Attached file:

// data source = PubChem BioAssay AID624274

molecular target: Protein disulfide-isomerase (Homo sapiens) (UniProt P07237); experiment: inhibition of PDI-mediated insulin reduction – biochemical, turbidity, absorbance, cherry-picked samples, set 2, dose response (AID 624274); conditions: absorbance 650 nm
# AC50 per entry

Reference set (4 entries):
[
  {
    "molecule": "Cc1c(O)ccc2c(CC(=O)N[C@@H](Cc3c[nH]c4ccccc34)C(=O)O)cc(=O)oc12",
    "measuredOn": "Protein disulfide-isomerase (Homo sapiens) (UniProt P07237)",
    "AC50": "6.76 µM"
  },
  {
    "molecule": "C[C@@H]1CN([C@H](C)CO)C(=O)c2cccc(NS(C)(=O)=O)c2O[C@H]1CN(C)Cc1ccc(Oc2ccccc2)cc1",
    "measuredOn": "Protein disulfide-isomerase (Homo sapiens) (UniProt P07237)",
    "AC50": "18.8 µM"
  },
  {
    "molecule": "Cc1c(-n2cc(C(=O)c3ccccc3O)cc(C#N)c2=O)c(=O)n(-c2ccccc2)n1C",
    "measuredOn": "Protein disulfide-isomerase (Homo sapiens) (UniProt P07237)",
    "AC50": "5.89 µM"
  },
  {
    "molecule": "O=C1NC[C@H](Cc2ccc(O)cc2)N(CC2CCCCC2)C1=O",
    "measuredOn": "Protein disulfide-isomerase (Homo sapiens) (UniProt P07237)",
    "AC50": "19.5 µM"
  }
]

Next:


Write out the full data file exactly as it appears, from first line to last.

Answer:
// data source = PubChem BioAssay AID624274

molecular target: Protein disulfide-isomerase (Homo sapiens) (UniProt P07237); experiment: inhibition of PDI-mediated insulin reduction – biochemical, turbidity, absorbance, cherry-picked samples, set 2, dose response (AID 624274); conditions: absorbance 650 nm
# AC50 per entry

Reference set (4 entries):
[
  {
    "molecule": "Cc1c(O)ccc2c(CC(=O)N[C@@H](Cc3c[nH]c4ccccc34)C(=O)O)cc(=O)oc12",
    "measuredOn": "Protein disulfide-isomerase (Homo sapiens) (UniProt P07237)",
    "AC50": "6.76 µM"
  },
  {
    "molecule": "C[C@@H]1CN([C@H](C)CO)C(=O)c2cccc(NS(C)(=O)=O)c2O[C@H]1CN(C)Cc1ccc(Oc2ccccc2)cc1",
    "measuredOn": "Protein disulfide-isomerase (Homo sapiens) (UniProt P07237)",
    "AC50": "18.8 µM"
  },
  {
    "molecule": "Cc1c(-n2cc(C(=O)c3ccccc3O)cc(C#N)c2=O)c(=O)n(-c2ccccc2)n1C",
    "measuredOn": "Protein disulfide-isomerase (Homo sapiens) (UniProt P07237)",
    "AC50": "5.89 µM"
  },
  {
    "molecule": "O=C1NC[C@H](Cc2ccc(O)cc2)N(CC2CCCCC2)C1=O",
    "measuredOn": "Protein disulfide-isomerase (Homo sapiens) (UniProt P07237)",
    "AC50": "19.5 µM"
  }
]

Next: